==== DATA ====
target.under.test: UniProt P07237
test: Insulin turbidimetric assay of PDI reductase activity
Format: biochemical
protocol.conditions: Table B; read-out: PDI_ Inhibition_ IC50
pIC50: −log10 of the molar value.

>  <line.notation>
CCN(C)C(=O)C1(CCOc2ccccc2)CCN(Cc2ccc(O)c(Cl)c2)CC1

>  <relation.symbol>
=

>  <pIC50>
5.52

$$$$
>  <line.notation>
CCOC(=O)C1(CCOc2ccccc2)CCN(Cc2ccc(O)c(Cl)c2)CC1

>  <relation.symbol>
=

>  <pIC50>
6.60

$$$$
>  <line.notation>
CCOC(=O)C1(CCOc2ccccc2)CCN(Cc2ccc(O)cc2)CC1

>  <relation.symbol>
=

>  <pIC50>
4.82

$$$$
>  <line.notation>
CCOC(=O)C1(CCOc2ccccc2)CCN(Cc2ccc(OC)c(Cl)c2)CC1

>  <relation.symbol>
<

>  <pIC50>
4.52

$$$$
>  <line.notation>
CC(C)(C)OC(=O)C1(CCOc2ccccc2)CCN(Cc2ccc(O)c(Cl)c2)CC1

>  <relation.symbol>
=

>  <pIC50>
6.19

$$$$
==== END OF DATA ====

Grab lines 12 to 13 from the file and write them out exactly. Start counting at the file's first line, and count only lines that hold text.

$$$$
>  <line.notation>